Friday, May 29, 2009

Dancing for the King

Busy boy as I am, I met Ravynn Karet-Coxen and Nick Wood for breakfast at Java to find out more about the Nginn Karet Foundation that is providing help to 14 villages in the Banteay Srei district of Siem Reap with health, education, agriculture and a dance school, which was recently named the NKFC Conservatoire Preah Ream Bopha Devi. Over 2,500 families are getting direct help from the foundation, though its not all one way help, as the families have to meet criteria to earn the help on offer. The dance school has nearly 150 students and they have recently performed for the King in Phnom Penh and then held a sacred ceremony at the temple of Banteay Srei in honour of the King's birthday. You can read more about the Nginn Karet Foundation here and here. Brit Nick Wood is the founder of Navigator Films and he's been living in Cambodia for the last eight years, working on various film and television projects including the popular At The Factory Gates which has been a regular on Khmer tv about the plight of garment workers. Nick's current project is much further from home, in Columbia to be precise and focuses on the severe landmine problem that country is facing.

At lunchtime, I met up with Cristiano who was in town for the day and he told me he is nearing the end of his exhaustive exploration of Kompong Thom province. Over the last few years Cristiano has visited every ancient site in the province, well over 400, and has logged all of his findings, both big and small. It was with Cristiano that I made the trip to Phnom Chi just over a year ago. In a recent expedition into the countryside west of Kompong Thom, he uncovered an early brick temple, still standing, that is not recorded on any map or document. It was ten kilometres from the nearest village and in a very remote location, and his driver for this trip was another great friend of mine, Sokhom. Its another example of the secrets that still lie within the confines of Cambodia, waiting to be uncovered. Cristiano's temple searches in Kompong Thom will provide invaluable information about the province's cultural history - it's just a pity there is not a Cristiano in every province in this country.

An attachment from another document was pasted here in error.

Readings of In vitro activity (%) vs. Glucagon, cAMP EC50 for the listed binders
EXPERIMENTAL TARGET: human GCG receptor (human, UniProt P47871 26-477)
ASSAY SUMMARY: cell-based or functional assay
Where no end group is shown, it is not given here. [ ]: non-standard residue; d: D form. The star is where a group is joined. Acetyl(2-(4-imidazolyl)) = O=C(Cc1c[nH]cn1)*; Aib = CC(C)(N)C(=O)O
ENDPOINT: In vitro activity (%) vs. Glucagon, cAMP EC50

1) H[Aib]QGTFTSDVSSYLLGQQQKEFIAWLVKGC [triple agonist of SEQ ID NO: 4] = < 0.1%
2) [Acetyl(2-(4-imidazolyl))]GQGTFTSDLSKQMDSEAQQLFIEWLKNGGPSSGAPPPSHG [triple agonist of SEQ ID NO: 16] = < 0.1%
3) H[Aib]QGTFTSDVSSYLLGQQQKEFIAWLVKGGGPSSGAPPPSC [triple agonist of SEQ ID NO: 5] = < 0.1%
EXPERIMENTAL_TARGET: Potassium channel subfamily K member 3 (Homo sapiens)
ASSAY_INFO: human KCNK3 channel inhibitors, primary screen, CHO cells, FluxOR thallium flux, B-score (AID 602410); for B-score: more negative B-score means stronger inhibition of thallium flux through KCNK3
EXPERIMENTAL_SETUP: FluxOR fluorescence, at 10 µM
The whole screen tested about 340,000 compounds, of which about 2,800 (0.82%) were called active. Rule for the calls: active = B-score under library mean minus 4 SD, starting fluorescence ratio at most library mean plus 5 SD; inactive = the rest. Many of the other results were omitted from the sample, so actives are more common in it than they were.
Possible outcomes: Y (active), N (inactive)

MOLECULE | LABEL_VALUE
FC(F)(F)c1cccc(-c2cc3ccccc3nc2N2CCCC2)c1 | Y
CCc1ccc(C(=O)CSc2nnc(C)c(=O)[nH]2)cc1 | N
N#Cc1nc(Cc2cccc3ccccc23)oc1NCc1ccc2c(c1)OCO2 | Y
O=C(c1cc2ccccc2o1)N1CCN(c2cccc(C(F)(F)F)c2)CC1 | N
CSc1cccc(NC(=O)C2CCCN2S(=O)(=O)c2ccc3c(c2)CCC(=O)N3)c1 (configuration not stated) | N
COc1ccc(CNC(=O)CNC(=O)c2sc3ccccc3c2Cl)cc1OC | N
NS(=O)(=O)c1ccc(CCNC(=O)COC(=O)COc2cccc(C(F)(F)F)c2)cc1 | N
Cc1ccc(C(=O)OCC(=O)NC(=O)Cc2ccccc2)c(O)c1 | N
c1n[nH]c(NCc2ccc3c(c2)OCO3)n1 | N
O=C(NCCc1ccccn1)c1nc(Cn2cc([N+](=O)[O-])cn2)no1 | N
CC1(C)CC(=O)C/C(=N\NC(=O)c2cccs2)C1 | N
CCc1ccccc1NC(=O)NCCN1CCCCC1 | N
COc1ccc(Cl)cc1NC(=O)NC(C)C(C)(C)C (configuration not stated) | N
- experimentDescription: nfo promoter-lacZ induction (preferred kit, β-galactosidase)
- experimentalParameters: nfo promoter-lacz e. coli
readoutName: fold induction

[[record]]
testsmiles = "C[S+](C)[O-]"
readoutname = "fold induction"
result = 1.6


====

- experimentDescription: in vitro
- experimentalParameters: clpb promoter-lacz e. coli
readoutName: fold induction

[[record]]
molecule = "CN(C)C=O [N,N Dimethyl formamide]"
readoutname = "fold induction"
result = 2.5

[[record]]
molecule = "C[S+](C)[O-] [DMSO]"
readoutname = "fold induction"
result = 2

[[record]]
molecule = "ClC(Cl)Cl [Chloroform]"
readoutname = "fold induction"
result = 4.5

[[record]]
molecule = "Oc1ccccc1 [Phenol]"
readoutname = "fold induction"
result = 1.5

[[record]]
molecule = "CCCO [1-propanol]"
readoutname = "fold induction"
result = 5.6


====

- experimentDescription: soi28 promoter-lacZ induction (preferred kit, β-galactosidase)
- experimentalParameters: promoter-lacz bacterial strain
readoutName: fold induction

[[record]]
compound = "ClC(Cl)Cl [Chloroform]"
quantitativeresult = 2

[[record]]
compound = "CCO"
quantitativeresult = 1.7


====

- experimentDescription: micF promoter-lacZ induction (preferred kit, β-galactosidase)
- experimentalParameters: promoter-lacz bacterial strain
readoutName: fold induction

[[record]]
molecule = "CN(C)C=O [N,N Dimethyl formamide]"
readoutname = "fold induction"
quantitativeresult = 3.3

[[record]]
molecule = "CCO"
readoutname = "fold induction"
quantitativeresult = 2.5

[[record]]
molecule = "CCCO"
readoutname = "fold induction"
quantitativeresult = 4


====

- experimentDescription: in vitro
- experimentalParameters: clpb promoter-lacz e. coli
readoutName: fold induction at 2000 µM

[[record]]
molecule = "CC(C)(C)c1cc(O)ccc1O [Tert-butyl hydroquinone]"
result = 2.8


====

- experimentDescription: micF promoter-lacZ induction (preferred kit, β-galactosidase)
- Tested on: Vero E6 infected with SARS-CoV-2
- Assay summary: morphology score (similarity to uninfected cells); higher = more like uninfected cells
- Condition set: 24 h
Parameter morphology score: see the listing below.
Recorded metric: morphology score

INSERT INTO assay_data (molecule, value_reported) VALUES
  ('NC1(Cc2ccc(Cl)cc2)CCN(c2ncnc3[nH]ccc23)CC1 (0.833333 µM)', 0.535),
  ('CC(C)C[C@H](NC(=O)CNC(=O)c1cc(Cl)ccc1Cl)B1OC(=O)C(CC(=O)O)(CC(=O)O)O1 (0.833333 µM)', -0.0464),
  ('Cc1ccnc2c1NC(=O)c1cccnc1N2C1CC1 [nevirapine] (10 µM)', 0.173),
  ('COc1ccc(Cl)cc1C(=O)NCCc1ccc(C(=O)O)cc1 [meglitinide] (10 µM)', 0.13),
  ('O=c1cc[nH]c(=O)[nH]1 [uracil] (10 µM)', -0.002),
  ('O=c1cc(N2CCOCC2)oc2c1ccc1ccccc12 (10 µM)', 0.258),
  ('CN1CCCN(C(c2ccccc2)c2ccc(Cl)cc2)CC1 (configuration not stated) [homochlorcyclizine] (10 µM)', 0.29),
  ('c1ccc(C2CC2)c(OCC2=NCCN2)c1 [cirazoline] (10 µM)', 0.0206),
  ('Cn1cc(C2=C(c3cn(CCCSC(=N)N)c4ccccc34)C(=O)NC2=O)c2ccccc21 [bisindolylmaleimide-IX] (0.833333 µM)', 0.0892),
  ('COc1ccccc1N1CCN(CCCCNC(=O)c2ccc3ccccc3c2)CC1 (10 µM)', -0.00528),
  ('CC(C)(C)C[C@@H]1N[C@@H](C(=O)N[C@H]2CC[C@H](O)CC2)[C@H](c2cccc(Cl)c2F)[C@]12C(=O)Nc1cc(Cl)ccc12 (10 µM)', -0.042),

Later this afternoon, a surprise visitor to my office was the young woman who seems to single-handedly carry the expectation of a nation on her graceful shoulders as far as the future of contemporary dance is concerned. Belle (Chumvan Sodhachivy) is a lady in demand, her name is rarely out of the newspapers and that's quite a heavy burden on a young Khmer woman in my view. For her part, Belle (pictured right) is focused on her art, she felt from an early age of her dance training that she wanted to express herself and to find new ways to do that outside the strict confines of traditional classical dance. With the support of her mother she has done exactly that, and is leading from the front as contemporary dance begins to take a foothold amongst the artistic community and audience in Phnom Penh. Working with the French Cultural Center for the last six months has broadened her horizons even further and she won't stop there. She is open to any artform, recently working with hip-hop artists for example, has plans to travel abroad to seek more influences and to incorporate those into her choreography in the future. Belle is on a mission to take dance to another level and with an incredible track record so far, I'll bet she will definitely succeed.

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